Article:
When most of us think of Mr. Darcy, we think of Colin Firth (except for the people that think of Matthew McFayden – no comment there.)
When we girls think of MY Mr. Darcy, the image immediately comes to our minds of a ‘prince charming’, ‘knight in shining armour,’ a guy who, despite being a flawed, sinful human being will be a hero, and whom you’ll marry and live happily ever after. ;)
But I’ve been thinking: this blog is called Miss Georgiana Darcy. I even used to sign my posts, "Miss Georgiana."
If I am Georgiana, then when I talk about ‘my Mr. Darcy’, I’m actually talking about my brother.
One thing that seems to be often forgotten is the fact that great heroes don’t come ready-made and go directly to great deeds – and to marry a heroine if there happens to be one around. They live before that.
And they often have sisters.
Now, one thing about the ladies in homeschooling circles (and I am quite happily one of them) is that we talk (and think) of the great things a woman can do for her husband. Sometimes a single girl will say (or think), “I’m staying here, happy and content, blessing my parents until my prince charming (or my Mr. Darcy) comes along.
Well, it’s great to bless your parents and it’s great to do great things for your husband, but shouldn’t the brothers come in somewhere?
I think I can safely say that all those I follow and all those who follow me rather like heroes. Most of them like Mr. Darcy, too.
Some of us (and yes, that means me) have a tendency to think, “Oh, where have all the heroes gone?” And then we try to be consoled by telling ourselves that the heroes are out there somewhere, just not here. But why aren’t they here?
But I’ve said this, and I’ll say it again: heroes don’t come pre-made. They need help, encouragement, and sympathy. And they don’t need that just from parents, guy-friends, and their future wife.
They need encouragement from girls (yes, especially their sisters) too. Do you think Mr. Darcy would have been so sweet and kind, (or at least, have more opportunity to show it) without Georgiana? Think what Eleanor Tilney must have been to Henry!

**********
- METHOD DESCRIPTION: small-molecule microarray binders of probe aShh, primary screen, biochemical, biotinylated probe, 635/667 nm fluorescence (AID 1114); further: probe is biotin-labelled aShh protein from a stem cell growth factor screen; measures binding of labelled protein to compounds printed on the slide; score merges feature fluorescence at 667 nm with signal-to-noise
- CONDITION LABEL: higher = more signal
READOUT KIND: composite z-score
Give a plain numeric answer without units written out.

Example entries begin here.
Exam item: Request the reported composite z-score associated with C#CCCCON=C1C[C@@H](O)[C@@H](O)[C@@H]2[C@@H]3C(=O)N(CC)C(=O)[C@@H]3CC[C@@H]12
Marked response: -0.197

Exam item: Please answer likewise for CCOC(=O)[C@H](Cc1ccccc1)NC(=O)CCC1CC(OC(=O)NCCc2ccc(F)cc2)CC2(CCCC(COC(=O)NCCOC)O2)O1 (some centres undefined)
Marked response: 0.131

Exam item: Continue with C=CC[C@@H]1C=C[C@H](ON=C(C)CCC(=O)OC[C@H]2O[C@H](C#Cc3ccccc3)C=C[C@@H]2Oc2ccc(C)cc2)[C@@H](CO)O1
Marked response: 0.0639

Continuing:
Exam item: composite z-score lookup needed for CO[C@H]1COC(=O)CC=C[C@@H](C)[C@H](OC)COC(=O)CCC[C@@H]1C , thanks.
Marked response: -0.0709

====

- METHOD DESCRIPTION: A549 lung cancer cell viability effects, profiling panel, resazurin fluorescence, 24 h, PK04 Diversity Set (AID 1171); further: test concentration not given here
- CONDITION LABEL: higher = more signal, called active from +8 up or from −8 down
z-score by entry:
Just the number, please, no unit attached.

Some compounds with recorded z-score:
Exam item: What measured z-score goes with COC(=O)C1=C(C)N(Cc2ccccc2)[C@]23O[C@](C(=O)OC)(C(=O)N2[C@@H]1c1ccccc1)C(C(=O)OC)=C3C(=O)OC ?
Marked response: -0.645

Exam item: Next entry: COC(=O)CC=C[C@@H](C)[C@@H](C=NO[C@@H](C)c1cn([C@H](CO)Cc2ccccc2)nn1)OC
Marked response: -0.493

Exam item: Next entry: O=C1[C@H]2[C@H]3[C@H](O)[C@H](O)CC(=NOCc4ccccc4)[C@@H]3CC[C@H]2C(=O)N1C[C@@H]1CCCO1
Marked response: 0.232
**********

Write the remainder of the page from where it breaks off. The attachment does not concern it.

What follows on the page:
And the benefit isn’t at all one-sided. Seriously thinking and encouraging people to be the type heroes are made of will encourage you to be more of a real heroine.
Now we’ve talked about Mr. Darcy and I have fulfilled my bounden duty. After all, he is the title of this post. Now I naturally revert to… what I would naturally revert to. (Bonus points to everyone who knows what I mean.)
Yes, the Blakeneys.
We all admire Marguerite for, although desperately wanting her husband to stay home and not risk his life all the time, still encouraging and supporting him. But do you think Marguerite would have been so much of a heroine if she hadn’t had practice encouraging others to be?
Keep your temper, ladies, here enters the Popularly Disliked, Armand St. Just.
I know many people don’t like Armand, and with reason. Personally, I think he had a mismade sense of values. But before his sister even married Sir Percy he was trying to be a hero, to make the world better, to reach his ideals. And Marguerite helped and encouraged him in that.
And although she struggled in coping with it at first, the reason she later accepted and supported Sir Percy’s lifework, was that she already had a mini-course in How To Be The Supportive Heroine.
Good thing to be, right? And remember, heroes and heroines grow by encouraging and being encouraged. So if you ever wonder why there aren’t more of them, the question to ask is: am I being heroic?
Nota bene 1: You might not have a brother, or you might think that your brother is already pretty amazing, like I do (although I can’t take the credit for that. :P) Just remember that as Christians, we have many ‘brothers in Christ’ and there isn’t nearly a surplus of heroes.
Nota bene 2: This post is rather one-sided, since we obviously have responsibilities towards our sisters too. There might be a post with that in the near future. (There might. If I can think of something worth saying.)Nota bene 3: If you don't know what nota bene means (I didn't until a while ago), it just means 'note well' in Latin. So note this well. :P